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Treasury Notes

Treasury notes (or T-notes) are debt instruments that are issued by the U.S. Treasury. With maturities of more than a year but no more than 10 years, these semi-annual coupon bonds are usually issued with maturities of 2,3,5, 7, and 10 years and the next business-day settlement. While a 10-year T-note is auctioned only in the months of February, May, August, and November, the T-notes of other maturities are auctioned monthly.[1] The formula that is used to compute the accrued interest between coupon dates is of the form

(2.2)

where AI represents the accrued interest owed to the owner of the note since the last coupon date, d represents the number of calendar days from the last coupon date to the settlement date, N represents the number of calendar days between the last and next coupon dates, and c represents the annual coupon rate associated with the bond.[2] Since bonds are traded interchangeably using both prices and yields-to-maturity (or yields), it is important for any practitioner to understand the following interplay between these two forms of representations:

■ The prices on which bonds are traded (quoted) are called clean prices, because they do not include the accrued interest that must be paid to the seller of the bond in order to compensate the seller for holding the bond from the last coupon date to the settlement date.

■ The yields on which bonds are traded are calculated using dirty prices that are obtained by adding the bond clean prices to their accrued interests [which are computed using equation (2.2)].

■ The relationship that connects a bond yield to a bond price takes the form

(2.3)

where QPBond represents the quoted price, d/N/C are as given in equation (2.2), n denotes the number of periods taken to receive the last coupon, у denotes the yield-to-maturity of the bond, and x denotes the stub period between the settlement date and the next coupon date which is given by the formula

The Microsoft Excel function “=Price()” gives the clean price of a bond and can be used to value the type of bonds discussed above by using a basis of 1.[3] Microsoft Excel also has a function, “=Accrint()”, that provides the

TABLE 2.2A Calculating Bond Yield from Bond Price

accrued interest a bond buyer has to pay in addition to the bond's clean

price.[4]Table 2.2a shows how Microsoft Excel's “=Price()” function can be used to obtain the yield-to-maturity of a bond from its quoted price.

As can be seen from Table 2.2a, a guess on the yield-to-maturity is initially done and then iterated in a manner to make the result in cell B6 zero. One can alternatively obtain the solution in cell B5 using another Microsoft Excel function – “=Yield()” – with the appropriate arguments. In practice, it is not uncommon for a portfolio to contain millions of bonds, bonds with uneven coupon sizes, or infrequent coupon dates. As a consequence, due to the lack of efficiency and standardization between the bonds, it is impractical to use Microsoft Excel functions to compute bond prices and yields. In such instances, practitioners resort to the use of numerical methods (e.g., Newton's Method).

To illustrate the use of Newton's Method to compute bond yields, I will redo the example in Table 2.2a. In order to do this, one needs to first rewrite equation (2.3) as follows:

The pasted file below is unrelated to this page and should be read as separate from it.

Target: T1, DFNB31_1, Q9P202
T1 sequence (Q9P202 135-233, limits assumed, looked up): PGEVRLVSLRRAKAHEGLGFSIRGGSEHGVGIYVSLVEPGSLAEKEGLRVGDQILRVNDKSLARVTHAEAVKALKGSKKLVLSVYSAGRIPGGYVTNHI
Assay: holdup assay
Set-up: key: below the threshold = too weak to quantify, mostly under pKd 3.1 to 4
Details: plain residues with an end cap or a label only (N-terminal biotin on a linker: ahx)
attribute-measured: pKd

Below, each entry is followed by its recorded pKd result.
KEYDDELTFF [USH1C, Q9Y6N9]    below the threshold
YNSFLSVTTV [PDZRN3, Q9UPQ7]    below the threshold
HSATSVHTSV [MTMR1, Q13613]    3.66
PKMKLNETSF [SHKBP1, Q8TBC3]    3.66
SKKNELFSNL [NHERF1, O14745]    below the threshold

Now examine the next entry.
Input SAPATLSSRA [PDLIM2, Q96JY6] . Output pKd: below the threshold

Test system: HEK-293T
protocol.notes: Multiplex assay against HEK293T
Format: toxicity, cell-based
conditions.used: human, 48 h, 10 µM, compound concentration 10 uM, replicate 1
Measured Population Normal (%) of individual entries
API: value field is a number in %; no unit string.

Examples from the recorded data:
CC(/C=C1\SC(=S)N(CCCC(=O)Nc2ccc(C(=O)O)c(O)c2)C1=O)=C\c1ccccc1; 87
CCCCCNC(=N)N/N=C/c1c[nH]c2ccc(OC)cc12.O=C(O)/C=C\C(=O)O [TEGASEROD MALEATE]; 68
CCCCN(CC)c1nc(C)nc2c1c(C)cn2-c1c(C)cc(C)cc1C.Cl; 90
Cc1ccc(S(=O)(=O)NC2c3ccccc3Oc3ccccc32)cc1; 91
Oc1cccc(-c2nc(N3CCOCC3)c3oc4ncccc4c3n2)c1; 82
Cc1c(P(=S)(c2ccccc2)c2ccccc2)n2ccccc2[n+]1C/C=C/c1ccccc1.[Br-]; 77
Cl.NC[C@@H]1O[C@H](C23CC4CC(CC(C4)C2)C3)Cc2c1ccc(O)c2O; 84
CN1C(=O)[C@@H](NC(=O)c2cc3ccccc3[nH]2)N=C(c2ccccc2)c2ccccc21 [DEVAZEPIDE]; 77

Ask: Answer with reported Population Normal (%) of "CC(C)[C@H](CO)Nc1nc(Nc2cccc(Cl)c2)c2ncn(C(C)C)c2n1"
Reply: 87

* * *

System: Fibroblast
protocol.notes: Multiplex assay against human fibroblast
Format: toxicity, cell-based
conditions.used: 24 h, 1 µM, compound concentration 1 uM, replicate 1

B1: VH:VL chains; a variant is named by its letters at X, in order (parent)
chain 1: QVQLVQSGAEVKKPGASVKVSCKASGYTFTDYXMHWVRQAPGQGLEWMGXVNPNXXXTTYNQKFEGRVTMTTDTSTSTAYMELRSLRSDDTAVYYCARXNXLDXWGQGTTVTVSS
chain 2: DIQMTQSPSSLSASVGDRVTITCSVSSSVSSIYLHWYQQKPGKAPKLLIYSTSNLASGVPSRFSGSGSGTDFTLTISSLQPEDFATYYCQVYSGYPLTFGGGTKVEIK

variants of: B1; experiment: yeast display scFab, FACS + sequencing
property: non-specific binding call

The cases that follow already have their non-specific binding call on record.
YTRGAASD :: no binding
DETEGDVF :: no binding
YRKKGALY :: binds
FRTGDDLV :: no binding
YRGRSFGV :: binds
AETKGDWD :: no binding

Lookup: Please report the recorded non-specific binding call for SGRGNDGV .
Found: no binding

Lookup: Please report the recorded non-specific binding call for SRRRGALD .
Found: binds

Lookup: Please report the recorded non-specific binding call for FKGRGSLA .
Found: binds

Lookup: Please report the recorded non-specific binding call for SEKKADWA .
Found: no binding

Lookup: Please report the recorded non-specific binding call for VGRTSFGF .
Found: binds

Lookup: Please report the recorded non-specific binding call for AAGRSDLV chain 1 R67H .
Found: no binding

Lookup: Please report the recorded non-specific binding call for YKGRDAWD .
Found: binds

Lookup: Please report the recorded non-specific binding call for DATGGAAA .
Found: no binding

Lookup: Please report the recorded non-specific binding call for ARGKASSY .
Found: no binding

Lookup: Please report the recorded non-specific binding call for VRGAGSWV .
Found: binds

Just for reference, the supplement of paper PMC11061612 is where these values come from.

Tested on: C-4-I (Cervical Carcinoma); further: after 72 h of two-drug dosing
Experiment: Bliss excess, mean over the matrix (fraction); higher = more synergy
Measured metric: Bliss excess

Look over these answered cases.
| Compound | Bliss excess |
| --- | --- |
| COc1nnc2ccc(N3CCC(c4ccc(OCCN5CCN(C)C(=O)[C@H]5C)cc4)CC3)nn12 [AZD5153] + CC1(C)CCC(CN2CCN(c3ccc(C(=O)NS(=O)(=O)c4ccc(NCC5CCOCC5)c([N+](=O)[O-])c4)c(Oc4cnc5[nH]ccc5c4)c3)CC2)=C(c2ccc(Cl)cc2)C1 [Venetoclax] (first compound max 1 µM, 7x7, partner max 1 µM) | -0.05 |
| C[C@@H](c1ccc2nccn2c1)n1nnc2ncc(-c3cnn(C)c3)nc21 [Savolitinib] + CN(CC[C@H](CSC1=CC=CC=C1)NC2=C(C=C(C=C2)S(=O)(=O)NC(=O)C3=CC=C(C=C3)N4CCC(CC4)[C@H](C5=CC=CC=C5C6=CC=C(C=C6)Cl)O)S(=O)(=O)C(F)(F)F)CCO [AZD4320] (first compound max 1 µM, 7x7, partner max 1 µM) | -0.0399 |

(2.4a)

In doing so, the required yield of the bond is simply the solution of the equation f (y) = 0.

By Newton's method, the solution to the equation f (y) = 0 can be obtained by recursively solving

(2.4b)

for n = 1, 2, 3, ..., where y0 is the initial guess.in equation (2.4b) can be obtained by differentiating equation (2.4a) with respect to у and shown to give rise to equation (2.4c)

(2.4c)

Table 2.2b shows the implementation of Newton's method using equations (2.4a), (2.4b), and (2.4c) to obtain the required bond yield.

As can be seen from Table 2.2b, one is able to converge to the bond yield obtained in Table 2.2a using Newton's method in 3 iterations.

  • [1] The 10-year T-note is also auctioned as a reopening in the other months of the year, where the definition of reopening means that the already issued (i.e., existing) 10-year T-notes are reissued with the same maturity dates, coupon sizes, and coupon dates but with different issue dates. The reader is referred to the link treasurydirect.gov/instit/marketables/tnotes/tnotes.htm for details.
  • [2] This is sometimes also called the A/A or Actual/Actual day-count convention, where the Actual in the numerator refers to the actual number of days between the last coupon date and settlement date, while the Actual in the denominator refers to the number of calendar days between the last and next coupon dates. Other conventions that are sometimes used are A/360 (or Actual/360), A/365 (or Actual/365), 30/360, and so on.
  • [3] The last argument of the “=Price()” function is called the basis, which can either be 0, 1, 2, 3, or 4, where each value refers to a different type of day-count convention. The interested reader is referred to Microsoft Excel for further details.
  • [4] It is important for the reader to realize that as long as the price is known (whether it is a clean or dirty price), the yield-to-maturity of a bond can be manually calculated by varying the yield input until the price is matched.
 
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